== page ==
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Artificial Heart

The artificial heart, a mechanical heart replacement, is typically used in order to bridge the time to heart transplant or to replace the heart in case a transplant is impossible. Often ventricular assist devices are confused with mechanical hearts because the assist the heart through pumps. They are also different from a cardiopulmonary bypass machine which is an external device used to provide the function of the heart and lungs. CPBs are usually only used for a few hours at a time, commonly during heart surgery.

SynCardia temporary Total Artificial Heart was the first FDA-approved artificial heart. After a 10 year clinical study the heart was approved by the FDA in 2004. The artificial heart was originally designed as a permanent replacement but is currently approved as a bridge to human heart transplant.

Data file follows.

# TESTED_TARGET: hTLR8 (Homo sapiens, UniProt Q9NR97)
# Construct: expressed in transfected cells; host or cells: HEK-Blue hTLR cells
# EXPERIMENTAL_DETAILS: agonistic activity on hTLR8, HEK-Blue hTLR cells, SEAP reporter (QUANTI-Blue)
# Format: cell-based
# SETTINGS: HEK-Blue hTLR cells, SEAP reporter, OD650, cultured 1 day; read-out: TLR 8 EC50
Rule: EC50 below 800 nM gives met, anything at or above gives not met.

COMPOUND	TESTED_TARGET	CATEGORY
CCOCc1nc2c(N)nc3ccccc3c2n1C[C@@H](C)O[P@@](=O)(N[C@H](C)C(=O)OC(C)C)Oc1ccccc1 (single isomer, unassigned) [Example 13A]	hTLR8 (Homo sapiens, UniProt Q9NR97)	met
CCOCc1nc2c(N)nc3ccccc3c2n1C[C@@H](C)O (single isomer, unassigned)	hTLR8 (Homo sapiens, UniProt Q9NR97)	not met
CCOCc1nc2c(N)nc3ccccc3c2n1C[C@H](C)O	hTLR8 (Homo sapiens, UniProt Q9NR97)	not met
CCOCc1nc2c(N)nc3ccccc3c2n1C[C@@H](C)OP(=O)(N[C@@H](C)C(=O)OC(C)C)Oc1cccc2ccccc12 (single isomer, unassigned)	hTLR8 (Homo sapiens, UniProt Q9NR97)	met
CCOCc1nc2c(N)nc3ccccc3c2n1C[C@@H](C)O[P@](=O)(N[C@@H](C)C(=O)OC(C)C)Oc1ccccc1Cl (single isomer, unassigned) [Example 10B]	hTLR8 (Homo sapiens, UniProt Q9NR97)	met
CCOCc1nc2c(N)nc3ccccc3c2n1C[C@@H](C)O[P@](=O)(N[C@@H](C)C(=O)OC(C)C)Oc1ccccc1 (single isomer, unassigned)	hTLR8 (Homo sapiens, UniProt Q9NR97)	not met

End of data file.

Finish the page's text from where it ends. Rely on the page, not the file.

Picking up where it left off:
79% of patients receiving the Total Artificial Heart survived the transplant during the 10 year study. This is the highest bridge-to-transplant for any heart device in the world.

AbioCor Replacement Heart by Abiomed is fully implantable meaning that no wires or tubes penetrate the skin and therefore there is less risk of infection. Abiocor is used for severe biventricular end-stage heart disease patients who are not eligible for heart transplant and have no other treatment options.

The synthetic heart replacement has been long sought after due to the demand for organs always greatly exceeding supply. Even though the heart is conceptually simple it is hard to emulate with synthetic materials and power supplies. The body rejecting the heart and batteries that limit mobility are just a few of the compatibility problems.

Dr. John Heysham Gibbon invented a machine in 1953 that was a heart-lung substitute that he used to perform an operation. The first successful machine heart was used in 1952 by Henry Opitek.

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Artificial Heart


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